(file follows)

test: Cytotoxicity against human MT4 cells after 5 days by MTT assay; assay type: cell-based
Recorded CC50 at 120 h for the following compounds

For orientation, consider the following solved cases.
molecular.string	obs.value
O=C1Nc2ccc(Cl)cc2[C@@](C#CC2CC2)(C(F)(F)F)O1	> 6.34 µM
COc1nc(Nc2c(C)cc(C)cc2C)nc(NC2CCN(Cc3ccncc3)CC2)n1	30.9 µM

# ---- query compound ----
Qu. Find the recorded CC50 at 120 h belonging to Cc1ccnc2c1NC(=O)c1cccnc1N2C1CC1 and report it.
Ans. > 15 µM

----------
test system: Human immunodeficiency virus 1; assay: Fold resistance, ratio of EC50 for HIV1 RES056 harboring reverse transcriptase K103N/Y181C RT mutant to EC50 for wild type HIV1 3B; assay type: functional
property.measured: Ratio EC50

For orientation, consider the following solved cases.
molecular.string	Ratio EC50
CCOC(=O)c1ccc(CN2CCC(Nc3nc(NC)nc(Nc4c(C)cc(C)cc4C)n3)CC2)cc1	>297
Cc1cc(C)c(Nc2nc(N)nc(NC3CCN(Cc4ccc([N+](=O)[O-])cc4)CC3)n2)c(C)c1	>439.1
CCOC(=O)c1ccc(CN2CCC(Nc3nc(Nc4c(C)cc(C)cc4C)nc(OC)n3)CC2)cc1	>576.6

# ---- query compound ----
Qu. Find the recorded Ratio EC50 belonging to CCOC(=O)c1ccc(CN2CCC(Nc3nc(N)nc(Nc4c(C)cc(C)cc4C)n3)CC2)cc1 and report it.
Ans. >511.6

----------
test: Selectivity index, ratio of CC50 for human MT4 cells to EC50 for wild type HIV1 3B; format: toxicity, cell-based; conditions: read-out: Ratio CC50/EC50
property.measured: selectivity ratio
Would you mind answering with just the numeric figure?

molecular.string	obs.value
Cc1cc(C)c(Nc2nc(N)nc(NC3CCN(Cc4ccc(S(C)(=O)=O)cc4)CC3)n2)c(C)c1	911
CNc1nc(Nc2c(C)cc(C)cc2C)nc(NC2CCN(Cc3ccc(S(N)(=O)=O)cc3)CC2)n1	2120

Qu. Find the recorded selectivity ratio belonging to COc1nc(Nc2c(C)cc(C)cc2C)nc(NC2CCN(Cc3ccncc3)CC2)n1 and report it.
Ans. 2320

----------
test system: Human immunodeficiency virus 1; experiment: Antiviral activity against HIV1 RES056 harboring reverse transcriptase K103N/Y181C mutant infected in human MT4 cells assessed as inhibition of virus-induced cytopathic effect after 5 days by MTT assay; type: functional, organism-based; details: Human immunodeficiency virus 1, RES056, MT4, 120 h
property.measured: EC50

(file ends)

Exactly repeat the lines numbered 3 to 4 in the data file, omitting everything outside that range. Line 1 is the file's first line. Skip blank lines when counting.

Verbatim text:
For orientation, consider the following solved cases.
molecular.string	obs.value